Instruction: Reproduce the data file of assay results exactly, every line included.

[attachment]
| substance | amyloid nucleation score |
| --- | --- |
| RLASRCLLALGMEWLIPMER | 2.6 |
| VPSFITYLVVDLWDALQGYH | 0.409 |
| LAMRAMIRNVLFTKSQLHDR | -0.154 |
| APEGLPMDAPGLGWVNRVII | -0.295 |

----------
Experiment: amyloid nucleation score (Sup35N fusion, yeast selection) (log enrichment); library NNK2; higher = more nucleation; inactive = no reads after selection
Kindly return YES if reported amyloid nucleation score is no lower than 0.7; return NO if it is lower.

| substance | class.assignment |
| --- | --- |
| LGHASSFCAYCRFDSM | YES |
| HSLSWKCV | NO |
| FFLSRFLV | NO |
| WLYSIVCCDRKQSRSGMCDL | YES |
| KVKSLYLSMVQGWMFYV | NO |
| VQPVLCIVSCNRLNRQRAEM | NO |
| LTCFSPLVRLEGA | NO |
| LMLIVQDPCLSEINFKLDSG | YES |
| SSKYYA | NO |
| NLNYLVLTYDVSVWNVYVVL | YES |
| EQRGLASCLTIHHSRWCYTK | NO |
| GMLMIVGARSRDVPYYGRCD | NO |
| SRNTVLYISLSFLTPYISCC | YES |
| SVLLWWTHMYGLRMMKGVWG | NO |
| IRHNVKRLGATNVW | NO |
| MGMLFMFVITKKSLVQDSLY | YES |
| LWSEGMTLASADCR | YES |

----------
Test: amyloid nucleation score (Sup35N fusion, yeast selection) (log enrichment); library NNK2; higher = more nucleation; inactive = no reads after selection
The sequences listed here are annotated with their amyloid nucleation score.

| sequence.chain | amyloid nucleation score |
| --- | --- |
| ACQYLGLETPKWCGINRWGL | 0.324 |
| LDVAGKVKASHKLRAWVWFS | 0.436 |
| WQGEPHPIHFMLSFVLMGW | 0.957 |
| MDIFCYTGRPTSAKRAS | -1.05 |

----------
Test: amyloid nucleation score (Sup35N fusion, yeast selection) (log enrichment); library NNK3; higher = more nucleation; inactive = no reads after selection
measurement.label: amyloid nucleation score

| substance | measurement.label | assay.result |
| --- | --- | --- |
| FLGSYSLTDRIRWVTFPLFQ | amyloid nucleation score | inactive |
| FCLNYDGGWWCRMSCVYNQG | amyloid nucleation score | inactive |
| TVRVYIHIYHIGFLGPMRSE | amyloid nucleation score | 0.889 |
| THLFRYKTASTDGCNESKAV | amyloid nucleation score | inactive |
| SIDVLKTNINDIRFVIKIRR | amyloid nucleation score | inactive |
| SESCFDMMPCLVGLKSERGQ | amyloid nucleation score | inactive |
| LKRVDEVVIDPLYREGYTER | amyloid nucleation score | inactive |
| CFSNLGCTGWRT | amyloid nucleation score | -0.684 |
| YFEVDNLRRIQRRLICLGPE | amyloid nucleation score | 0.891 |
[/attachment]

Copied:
| substance | amyloid nucleation score |
| --- | --- |
| RLASRCLLALGMEWLIPMER | 2.6 |
| VPSFITYLVVDLWDALQGYH | 0.409 |
| LAMRAMIRNVLFTKSQLHDR | -0.154 |
| APEGLPMDAPGLGWVNRVII | -0.295 |

----------
Experiment: amyloid nucleation score (Sup35N fusion, yeast selection) (log enrichment); library NNK2; higher = more nucleation; inactive = no reads after selection
Kindly return YES if reported amyloid nucleation score is no lower than 0.7; return NO if it is lower.

| substance | class.assignment |
| --- | --- |
| LGHASSFCAYCRFDSM | YES |
| HSLSWKCV | NO |
| FFLSRFLV | NO |
| WLYSIVCCDRKQSRSGMCDL | YES |
| KVKSLYLSMVQGWMFYV | NO |
| VQPVLCIVSCNRLNRQRAEM | NO |
| LTCFSPLVRLEGA | NO |
| LMLIVQDPCLSEINFKLDSG | YES |
| SSKYYA | NO |
| NLNYLVLTYDVSVWNVYVVL | YES |
| EQRGLASCLTIHHSRWCYTK | NO |
| GMLMIVGARSRDVPYYGRCD | NO |
| SRNTVLYISLSFLTPYISCC | YES |
| SVLLWWTHMYGLRMMKGVWG | NO |
| IRHNVKRLGATNVW | NO |
| MGMLFMFVITKKSLVQDSLY | YES |
| LWSEGMTLASADCR | YES |

----------
Test: amyloid nucleation score (Sup35N fusion, yeast selection) (log enrichment); library NNK2; higher = more nucleation; inactive = no reads after selection
The sequences listed here are annotated with their amyloid nucleation score.

| sequence.chain | amyloid nucleation score |
| --- | --- |
| ACQYLGLETPKWCGINRWGL | 0.324 |
| LDVAGKVKASHKLRAWVWFS | 0.436 |
| WQGEPHPIHFMLSFVLMGW | 0.957 |
| MDIFCYTGRPTSAKRAS | -1.05 |

----------
Test: amyloid nucleation score (Sup35N fusion, yeast selection) (log enrichment); library NNK3; higher = more nucleation; inactive = no reads after selection
measurement.label: amyloid nucleation score

| substance | measurement.label | assay.result |
| --- | --- | --- |
| FLGSYSLTDRIRWVTFPLFQ | amyloid nucleation score | inactive |
| FCLNYDGGWWCRMSCVYNQG | amyloid nucleation score | inactive |
| TVRVYIHIYHIGFLGPMRSE | amyloid nucleation score | 0.889 |
| THLFRYKTASTDGCNESKAV | amyloid nucleation score | inactive |
| SIDVLKTNINDIRFVIKIRR | amyloid nucleation score | inactive |
| SESCFDMMPCLVGLKSERGQ | amyloid nucleation score | inactive |
| LKRVDEVVIDPLYREGYTER | amyloid nucleation score | inactive |
| CFSNLGCTGWRT | amyloid nucleation score | -0.684 |
| YFEVDNLRRIQRRLICLGPE | amyloid nucleation score | 0.891 |